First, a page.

• Use questions to raise issues.
      • If necessary, subordinate yourself to avoid static and commit yourself to building a more equal relationship in the future.
    • 16. Dealing with the Yes-Person
      • Work to get to the underlying issues.
      • Tell how much you value them as people.
      • Give them permission to say “No.”
      • Ask them to tell about any aspect of your product that is not as good as the best.
      • Listen to their humor -- hidden messages?
    • 17. Dealing with the No-Person
      • Work to get to the underlying issues.
      • Find out the reason for disagreement
      • Show the other side
      • Show the benefits
    • 18. Dealing with the Whiner
      • Don’t respond if they are blaming you. Don’t sympathize if they are at fault.
      • Make a list of all complaints from constant complainers before you discuss problem.
      • Make sure the facts are correct.
      • Make the Whiner propose solutions to fix the problem.
    • 19. Dealing with “The Clam”
      • Try to draw them out about topics that are non-threatening.
      • Ask open-ended questions.
      • Wait for a response -- calmly. (Don’t fill the silence with your chatter.)
      • If you get no response, comment on what’s happening. End your comment with an open-ended question.
    • 20. Dealing with the Staller
      • Help document their goals and deadlines
      • Listen for indirect words, hesitations.
      • Ask them how you can help them achieve their goals.
      • Follow up on intermediate deadlines. Hold them to the deadlines.
      • Make it easy for them to tell you what is preventing their action.
    • 21. Scenario 2
    • 22. And What About You...
    • 23. It’s All About ATTITUDE!
      • You are not going to change THEM.
      • You will have to work with THEM.
      • You are the one who can make the change.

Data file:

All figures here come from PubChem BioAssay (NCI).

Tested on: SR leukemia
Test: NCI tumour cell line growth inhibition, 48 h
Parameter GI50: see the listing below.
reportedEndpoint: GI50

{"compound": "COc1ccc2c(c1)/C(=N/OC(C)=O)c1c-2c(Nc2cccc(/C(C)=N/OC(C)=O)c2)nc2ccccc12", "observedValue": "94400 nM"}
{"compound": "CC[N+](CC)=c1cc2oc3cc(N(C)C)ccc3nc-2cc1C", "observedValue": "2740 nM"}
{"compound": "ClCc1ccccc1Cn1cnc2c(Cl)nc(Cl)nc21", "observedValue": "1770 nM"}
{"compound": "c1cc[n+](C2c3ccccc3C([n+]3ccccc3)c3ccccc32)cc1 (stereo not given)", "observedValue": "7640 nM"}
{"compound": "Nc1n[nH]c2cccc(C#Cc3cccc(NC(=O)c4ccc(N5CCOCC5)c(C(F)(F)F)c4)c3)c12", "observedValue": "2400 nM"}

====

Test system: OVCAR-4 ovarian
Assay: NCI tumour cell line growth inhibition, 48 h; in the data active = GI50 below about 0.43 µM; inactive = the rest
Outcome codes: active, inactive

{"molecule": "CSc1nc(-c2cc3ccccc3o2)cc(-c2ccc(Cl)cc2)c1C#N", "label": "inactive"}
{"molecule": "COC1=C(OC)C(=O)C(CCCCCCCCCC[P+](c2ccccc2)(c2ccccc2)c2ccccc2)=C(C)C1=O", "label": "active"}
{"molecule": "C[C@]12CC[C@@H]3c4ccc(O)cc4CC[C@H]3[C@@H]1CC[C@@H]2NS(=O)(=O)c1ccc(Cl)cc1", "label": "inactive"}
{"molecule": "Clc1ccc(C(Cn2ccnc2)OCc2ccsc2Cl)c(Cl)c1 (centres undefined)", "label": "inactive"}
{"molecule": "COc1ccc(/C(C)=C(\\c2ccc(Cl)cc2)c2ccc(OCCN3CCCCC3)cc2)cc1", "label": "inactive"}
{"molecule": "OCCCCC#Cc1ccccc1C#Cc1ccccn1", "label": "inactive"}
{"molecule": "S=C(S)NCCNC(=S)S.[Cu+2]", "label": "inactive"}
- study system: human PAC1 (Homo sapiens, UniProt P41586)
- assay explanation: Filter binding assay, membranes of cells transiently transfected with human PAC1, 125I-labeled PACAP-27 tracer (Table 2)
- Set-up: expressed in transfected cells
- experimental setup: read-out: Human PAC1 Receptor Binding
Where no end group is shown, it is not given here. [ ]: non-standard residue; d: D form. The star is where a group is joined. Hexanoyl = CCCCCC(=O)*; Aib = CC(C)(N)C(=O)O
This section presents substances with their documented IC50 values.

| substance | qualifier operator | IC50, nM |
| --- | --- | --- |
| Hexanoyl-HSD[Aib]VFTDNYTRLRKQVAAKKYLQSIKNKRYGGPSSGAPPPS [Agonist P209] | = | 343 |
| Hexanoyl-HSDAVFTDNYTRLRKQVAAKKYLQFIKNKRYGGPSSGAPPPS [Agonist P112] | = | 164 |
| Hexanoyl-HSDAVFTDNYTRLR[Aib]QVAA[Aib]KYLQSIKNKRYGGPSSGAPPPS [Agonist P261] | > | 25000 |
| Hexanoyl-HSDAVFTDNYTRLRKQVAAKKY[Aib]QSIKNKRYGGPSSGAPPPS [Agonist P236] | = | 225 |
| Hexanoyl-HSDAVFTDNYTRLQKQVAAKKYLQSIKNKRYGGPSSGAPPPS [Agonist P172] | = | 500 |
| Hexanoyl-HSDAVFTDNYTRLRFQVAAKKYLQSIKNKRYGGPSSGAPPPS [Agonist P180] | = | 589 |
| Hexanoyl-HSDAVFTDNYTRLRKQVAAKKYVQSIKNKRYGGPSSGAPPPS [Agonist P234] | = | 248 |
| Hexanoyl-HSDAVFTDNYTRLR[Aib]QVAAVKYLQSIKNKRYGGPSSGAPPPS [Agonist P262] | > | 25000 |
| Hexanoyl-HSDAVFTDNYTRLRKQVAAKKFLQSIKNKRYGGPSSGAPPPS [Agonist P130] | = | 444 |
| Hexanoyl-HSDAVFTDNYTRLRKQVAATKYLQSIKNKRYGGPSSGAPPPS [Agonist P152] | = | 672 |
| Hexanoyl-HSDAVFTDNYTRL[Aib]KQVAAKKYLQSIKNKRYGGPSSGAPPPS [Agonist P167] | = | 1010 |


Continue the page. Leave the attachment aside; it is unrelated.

• Make it happen!
      • Be Positive
    • 24. Principles of Human Behavior
      • All people are motivated .
      • You cannot motivate others ; you can provide the environment, skills, etc.
      • People do things for their reasons, not ours.
      • We are all different ... Relationships should complement and complete each other.
    • 25. Communication Is The Key...
      • Be clear about what is to be done.
      • Be clear about who is to do it.
      • Two parts to the message
        • Speaker has an image
        • Listener has an image
        • Are they the same?
    • 26. Offline Coping Techniques
      • Don’t take their behavior or words personally.
      • Write down details of what annoys you.
      • Think about why it annoys you.
      • Which of your buttons does this person push? Why do you respond to them in the way you do?
    • 27. Offline Coping Techniques (continued)
      • How would you like to respond? List the advantages of different responses.
      • Monitor yourself.
      • Give yourself positive feedback when you succeed in not getting caught up in the emotions of difficult people.
      • Be a happier person by handling all those you encounter with charm and grace.